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Parallelism as an indicator of primitivity

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  • Ron Price
    In a previous thread, Mark Matson claimed that Sanders in Tendencies in the Synoptic Tradition had demonstrated the weakness of many of the criteria for
    Message 1 of 33 , Mar 11, 2010
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      In a previous thread, Mark Matson claimed that Sanders in "Tendencies in the
      Synoptic Tradition" had demonstrated the weakness of many of the criteria
      for (relative) primitivity. This may be true. But now I've had the
      opportunity to study this book at the local university library, I find that
      Sanders limited himself strictly to *literary* criteria. In the original
      posting of that thread, two of the my three examples of Matthew's greater
      primitivity than Mark in aphorisms:

      >> Mk 6:8-9 // Mt 10:10 : In Matthew, wearing sandals and carrying a staff are
      >> prohibited.
      >> Mk 10:15 // Mt 18:3 : In Mark, the saying is softened. Matthew's version
      >> looks more primitive (Davies & Allison)

      do not involve literary criteria. Perhaps more important, although Sanders
      deals with Semitisms, he is only concerned with those related to syntax and
      grammar (c.f. e.g. p.255). In particular I found not a single mention of
      parallelism.

      Parallelism is one of the main characteristics of Semitic poetry. There are
      over a hundred examples in the aphorisms of the synoptic gospels, *spread
      over more than fifty different sayings*. I am not claiming that there are no
      examples of redactional parallelism in the synoptic gospels: only that the
      great majority should be seen as indicators of (absolute) primitivity, by
      which I mean that they go back at least as far as the Jesus community in
      Jerusalem, who must have assembled, edited and documented them.
      The tie-up between the opening clause "Blessed are the poor" and Gal 2:10
      surely clinches the connection with the original Jesus community. (Who else?
      Also, only a written collection of aphorisms will account for their
      amazingly authentic-looking form in Matthew, where the redactional additions
      to the Markan narrative give us almost no reliable information about the
      history they purport to relate.) I would go further and say that the
      majority of the aphorisms thus documented can probably be attributed to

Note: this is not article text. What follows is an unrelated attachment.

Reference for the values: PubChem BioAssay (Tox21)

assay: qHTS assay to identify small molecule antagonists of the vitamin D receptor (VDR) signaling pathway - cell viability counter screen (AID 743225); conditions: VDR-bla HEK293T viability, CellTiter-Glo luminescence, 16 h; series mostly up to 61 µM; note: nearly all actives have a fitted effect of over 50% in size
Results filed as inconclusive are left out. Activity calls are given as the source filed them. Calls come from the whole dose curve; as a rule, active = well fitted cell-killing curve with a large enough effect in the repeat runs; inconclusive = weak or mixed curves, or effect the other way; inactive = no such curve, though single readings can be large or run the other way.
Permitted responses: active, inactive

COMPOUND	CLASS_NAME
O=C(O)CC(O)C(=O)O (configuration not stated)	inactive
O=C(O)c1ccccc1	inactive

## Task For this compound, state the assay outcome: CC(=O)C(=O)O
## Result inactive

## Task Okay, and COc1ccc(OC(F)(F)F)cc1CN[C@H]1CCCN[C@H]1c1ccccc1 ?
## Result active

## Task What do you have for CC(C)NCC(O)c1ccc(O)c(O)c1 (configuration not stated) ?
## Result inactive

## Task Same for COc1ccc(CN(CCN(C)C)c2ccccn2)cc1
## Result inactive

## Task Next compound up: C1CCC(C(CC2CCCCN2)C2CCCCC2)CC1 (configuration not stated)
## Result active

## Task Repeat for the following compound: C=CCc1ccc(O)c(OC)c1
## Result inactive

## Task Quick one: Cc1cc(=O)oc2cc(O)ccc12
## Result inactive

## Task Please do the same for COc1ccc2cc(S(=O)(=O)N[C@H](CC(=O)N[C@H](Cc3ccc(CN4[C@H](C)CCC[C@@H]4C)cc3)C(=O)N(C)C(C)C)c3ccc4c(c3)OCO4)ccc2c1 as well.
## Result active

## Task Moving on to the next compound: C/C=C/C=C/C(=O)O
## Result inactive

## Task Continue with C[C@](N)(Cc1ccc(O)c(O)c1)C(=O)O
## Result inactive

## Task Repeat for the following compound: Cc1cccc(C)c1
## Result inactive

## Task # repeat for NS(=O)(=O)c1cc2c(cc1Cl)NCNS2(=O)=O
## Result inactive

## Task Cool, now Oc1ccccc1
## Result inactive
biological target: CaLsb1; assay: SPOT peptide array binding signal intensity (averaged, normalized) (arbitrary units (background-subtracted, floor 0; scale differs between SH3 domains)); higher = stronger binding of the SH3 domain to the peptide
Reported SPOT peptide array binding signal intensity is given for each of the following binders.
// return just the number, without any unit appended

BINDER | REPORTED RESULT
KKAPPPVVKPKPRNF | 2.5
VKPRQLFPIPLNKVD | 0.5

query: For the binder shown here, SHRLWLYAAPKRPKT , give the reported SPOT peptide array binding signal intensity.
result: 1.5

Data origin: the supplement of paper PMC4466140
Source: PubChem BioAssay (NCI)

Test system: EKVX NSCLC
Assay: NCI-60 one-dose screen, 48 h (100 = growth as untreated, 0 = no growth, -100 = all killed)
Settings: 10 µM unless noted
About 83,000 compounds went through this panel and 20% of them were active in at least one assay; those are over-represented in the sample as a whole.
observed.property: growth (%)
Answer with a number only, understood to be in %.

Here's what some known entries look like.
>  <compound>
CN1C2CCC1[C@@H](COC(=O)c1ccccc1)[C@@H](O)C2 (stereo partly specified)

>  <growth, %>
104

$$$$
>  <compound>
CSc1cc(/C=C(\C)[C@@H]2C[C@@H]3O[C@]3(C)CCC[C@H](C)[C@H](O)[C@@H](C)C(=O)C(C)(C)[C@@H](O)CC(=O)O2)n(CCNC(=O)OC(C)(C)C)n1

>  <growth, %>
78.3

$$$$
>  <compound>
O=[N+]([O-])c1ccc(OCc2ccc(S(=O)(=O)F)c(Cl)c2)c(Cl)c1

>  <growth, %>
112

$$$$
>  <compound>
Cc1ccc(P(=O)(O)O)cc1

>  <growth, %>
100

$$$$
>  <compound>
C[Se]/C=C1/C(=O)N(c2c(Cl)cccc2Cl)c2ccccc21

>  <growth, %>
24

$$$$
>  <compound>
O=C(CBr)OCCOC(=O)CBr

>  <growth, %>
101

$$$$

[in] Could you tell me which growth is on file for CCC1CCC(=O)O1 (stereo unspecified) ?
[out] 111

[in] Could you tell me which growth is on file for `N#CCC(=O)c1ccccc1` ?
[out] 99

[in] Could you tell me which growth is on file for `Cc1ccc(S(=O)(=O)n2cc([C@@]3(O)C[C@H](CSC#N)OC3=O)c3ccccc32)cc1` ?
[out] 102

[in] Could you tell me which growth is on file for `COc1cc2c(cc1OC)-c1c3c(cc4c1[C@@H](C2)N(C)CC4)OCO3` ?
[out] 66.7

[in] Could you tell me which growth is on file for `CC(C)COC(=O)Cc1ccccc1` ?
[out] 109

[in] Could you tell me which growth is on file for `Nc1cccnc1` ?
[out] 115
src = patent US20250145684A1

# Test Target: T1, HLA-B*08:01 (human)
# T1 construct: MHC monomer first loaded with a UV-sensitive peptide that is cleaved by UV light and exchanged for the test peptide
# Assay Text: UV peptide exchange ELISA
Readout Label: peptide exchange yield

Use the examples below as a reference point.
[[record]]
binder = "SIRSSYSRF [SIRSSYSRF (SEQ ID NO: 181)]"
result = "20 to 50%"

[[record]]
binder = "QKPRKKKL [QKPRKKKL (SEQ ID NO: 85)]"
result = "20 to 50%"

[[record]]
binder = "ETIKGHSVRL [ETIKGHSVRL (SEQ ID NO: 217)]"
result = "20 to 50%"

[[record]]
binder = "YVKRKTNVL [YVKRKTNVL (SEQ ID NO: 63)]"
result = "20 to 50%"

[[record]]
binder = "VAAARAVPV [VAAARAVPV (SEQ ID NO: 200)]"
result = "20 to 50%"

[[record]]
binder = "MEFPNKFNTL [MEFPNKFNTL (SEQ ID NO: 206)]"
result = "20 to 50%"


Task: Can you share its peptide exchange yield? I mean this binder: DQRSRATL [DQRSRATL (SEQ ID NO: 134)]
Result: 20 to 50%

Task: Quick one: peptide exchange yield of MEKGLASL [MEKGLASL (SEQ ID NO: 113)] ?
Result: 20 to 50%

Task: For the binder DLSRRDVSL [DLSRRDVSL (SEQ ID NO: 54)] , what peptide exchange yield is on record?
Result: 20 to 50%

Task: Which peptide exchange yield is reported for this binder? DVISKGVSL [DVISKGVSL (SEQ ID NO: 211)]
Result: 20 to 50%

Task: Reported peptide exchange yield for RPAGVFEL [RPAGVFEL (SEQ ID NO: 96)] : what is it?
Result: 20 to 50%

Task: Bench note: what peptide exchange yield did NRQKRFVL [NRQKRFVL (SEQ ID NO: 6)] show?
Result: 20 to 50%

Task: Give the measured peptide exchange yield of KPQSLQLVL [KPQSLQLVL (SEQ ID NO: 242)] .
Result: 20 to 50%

Jesus himself. As J.W.Bowman wrote in Peake's Commentary (Revised Edn.,
      1962, p.738): "It is becoming increasingly clearer that Jesus was a poet of
      no mean ability ...".

      Two interesting cases where Matthew and Luke differ are 'Sheep/coin', which
      Matthew spoiled by omitting the second half, and 'Two gates', which Luke
      messed up by confusing it with a door parable.

      Two interesting cases where neither Matthew nor Luke has fully retained the
      parallelism, and in which I believe I have recreated the original, are the
      chiastic C18 'Good treasure' (see C18 in the first web page below), and the
      beatitudes/woes A1 // D1-D7 (see the notes on A1 in second web page below).

      Ron Price

      Derbyshire, UK

      http://homepage.virgin.net/ron.price/syno_sQet.html
      http://homepage.virgin.net/ron.price/syno_ntsQ.html
    • E Bruce Brooks
      To: GPG Cc: Synoptic In Response To: Keith Yoder On: Mark and John From: Bruce Thanks to Keith for his additional notes on recasting of previous tradition in
      Message 33 of 33 , Mar 24, 2010
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        To: GPG
        Cc: Synoptic
        In Response To: Keith Yoder
        On: Mark and John
        From: Bruce

        Thanks to Keith for his additional notes on recasting of previous
        tradition in John. The subject is a large one, with its own special
        interest, and all points are welcome.

        One of the skills needed by the successful churchman is the grace to
        respond politely when presented with a Festschrift which is small,
        undistinguished, and full of internal rancor, one author using his
        space to trash the opinion of another author about the date and
        authenticity of 1 Peter. Such was the crisis which must have
        confronted the dedicatee when he was handed Sherman E Johnson, The Joy
        of Study: Papers on New Testament and Related Subjects Presented to
        Honor Frederick Clifton Grant (Macmillan 1951).

        Fred his my sympathy in that moment.

        Nevertheless, there are some shreds of interest in the thing. One is
        the paper by Sydney Temple (University of Massachusetts, no less) on
        Geography and Climate in the Fourth Gospel. He makes what looks to me
        like a good case that the author of John knew Palestinian geography
        and its seasons very well: when a certain ford was passable, when the
        court migrated from Jerusalem to Jericho, when the high road through
        Samaria would have been preferable to the more obvious lowland one.

        Does this mean that John, being more cogent about geography than it
        seems Mark always was, knew Palestine, and Mark did not? That might be
        a rash conclusion. But with Temple's data in mind, we can at least say
        that he had done his homework, not only on the calendar, but on the
        ground.

        Bruce

        E Bruce Brooks
        Warring States Project
        University of Massachusetts
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